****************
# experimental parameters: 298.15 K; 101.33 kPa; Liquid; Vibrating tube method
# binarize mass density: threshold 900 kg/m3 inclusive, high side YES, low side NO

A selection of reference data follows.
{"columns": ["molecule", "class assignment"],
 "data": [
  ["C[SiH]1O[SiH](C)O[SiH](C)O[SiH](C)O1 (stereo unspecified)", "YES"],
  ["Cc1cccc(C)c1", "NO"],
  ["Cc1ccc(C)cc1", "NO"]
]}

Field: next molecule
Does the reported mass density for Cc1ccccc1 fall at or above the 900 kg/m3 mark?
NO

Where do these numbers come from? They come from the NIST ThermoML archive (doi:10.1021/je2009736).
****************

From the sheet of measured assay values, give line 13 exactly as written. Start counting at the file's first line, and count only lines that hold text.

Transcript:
Where do these numbers come from? They come from the NIST ThermoML archive (doi:10.1021/je2009736).